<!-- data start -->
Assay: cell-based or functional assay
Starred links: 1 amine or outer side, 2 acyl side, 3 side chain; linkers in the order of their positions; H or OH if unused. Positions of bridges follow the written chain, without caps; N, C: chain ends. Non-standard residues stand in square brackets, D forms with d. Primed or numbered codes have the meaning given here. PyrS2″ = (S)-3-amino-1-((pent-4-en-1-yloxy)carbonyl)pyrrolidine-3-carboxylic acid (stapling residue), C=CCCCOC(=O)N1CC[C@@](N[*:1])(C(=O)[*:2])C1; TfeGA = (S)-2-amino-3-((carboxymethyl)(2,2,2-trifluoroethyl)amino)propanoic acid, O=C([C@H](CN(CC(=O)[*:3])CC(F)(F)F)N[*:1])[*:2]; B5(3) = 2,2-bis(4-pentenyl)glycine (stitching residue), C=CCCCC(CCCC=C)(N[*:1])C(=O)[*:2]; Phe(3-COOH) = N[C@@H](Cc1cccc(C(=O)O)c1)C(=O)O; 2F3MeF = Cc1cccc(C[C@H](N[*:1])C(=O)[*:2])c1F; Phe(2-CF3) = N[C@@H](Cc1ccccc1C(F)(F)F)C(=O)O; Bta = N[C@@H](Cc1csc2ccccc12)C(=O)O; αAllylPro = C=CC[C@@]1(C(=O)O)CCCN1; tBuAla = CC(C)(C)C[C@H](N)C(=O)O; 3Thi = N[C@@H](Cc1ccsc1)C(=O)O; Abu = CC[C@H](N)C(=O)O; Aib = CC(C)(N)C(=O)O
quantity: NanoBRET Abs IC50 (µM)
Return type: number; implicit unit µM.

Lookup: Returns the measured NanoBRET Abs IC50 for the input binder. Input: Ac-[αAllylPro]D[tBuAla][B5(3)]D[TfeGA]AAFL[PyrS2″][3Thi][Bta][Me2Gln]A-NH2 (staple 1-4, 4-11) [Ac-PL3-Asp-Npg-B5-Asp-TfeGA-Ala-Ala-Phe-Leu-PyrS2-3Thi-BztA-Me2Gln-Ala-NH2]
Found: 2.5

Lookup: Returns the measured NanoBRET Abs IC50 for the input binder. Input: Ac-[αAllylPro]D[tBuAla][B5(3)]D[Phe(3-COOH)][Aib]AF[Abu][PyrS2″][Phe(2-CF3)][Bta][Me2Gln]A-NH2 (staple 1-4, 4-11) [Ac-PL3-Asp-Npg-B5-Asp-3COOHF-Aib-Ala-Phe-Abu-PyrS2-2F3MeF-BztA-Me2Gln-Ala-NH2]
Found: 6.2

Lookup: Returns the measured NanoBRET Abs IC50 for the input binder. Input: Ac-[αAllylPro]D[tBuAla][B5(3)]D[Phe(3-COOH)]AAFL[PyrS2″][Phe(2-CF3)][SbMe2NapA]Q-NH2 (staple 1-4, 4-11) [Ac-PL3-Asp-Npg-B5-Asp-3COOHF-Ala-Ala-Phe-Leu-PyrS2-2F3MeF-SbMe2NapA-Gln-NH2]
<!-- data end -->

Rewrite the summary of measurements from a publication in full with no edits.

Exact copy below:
Assay: cell-based or functional assay
Starred links: 1 amine or outer side, 2 acyl side, 3 side chain; linkers in the order of their positions; H or OH if unused. Positions of bridges follow the written chain, without caps; N, C: chain ends. Non-standard residues stand in square brackets, D forms with d. Primed or numbered codes have the meaning given here. PyrS2″ = (S)-3-amino-1-((pent-4-en-1-yloxy)carbonyl)pyrrolidine-3-carboxylic acid (stapling residue), C=CCCCOC(=O)N1CC[C@@](N[*:1])(C(=O)[*:2])C1; TfeGA = (S)-2-amino-3-((carboxymethyl)(2,2,2-trifluoroethyl)amino)propanoic acid, O=C([C@H](CN(CC(=O)[*:3])CC(F)(F)F)N[*:1])[*:2]; B5(3) = 2,2-bis(4-pentenyl)glycine (stitching residue), C=CCCCC(CCCC=C)(N[*:1])C(=O)[*:2]; Phe(3-COOH) = N[C@@H](Cc1cccc(C(=O)O)c1)C(=O)O; 2F3MeF = Cc1cccc(C[C@H](N[*:1])C(=O)[*:2])c1F; Phe(2-CF3) = N[C@@H](Cc1ccccc1C(F)(F)F)C(=O)O; Bta = N[C@@H](Cc1csc2ccccc12)C(=O)O; αAllylPro = C=CC[C@@]1(C(=O)O)CCCN1; tBuAla = CC(C)(C)C[C@H](N)C(=O)O; 3Thi = N[C@@H](Cc1ccsc1)C(=O)O; Abu = CC[C@H](N)C(=O)O; Aib = CC(C)(N)C(=O)O
quantity: NanoBRET Abs IC50 (µM)
Return type: number; implicit unit µM.

Lookup: Returns the measured NanoBRET Abs IC50 for the input binder. Input: Ac-[αAllylPro]D[tBuAla][B5(3)]D[TfeGA]AAFL[PyrS2″][3Thi][Bta][Me2Gln]A-NH2 (staple 1-4, 4-11) [Ac-PL3-Asp-Npg-B5-Asp-TfeGA-Ala-Ala-Phe-Leu-PyrS2-3Thi-BztA-Me2Gln-Ala-NH2]
Found: 2.5

Lookup: Returns the measured NanoBRET Abs IC50 for the input binder. Input: Ac-[αAllylPro]D[tBuAla][B5(3)]D[Phe(3-COOH)][Aib]AF[Abu][PyrS2″][Phe(2-CF3)][Bta][Me2Gln]A-NH2 (staple 1-4, 4-11) [Ac-PL3-Asp-Npg-B5-Asp-3COOHF-Aib-Ala-Phe-Abu-PyrS2-2F3MeF-BztA-Me2Gln-Ala-NH2]
Found: 6.2

Lookup: Returns the measured NanoBRET Abs IC50 for the input binder. Input: Ac-[αAllylPro]D[tBuAla][B5(3)]D[Phe(3-COOH)]AAFL[PyrS2″][Phe(2-CF3)][SbMe2NapA]Q-NH2 (staple 1-4, 4-11) [Ac-PL3-Asp-Npg-B5-Asp-3COOHF-Ala-Ala-Phe-Leu-PyrS2-2F3MeF-SbMe2NapA-Gln-NH2]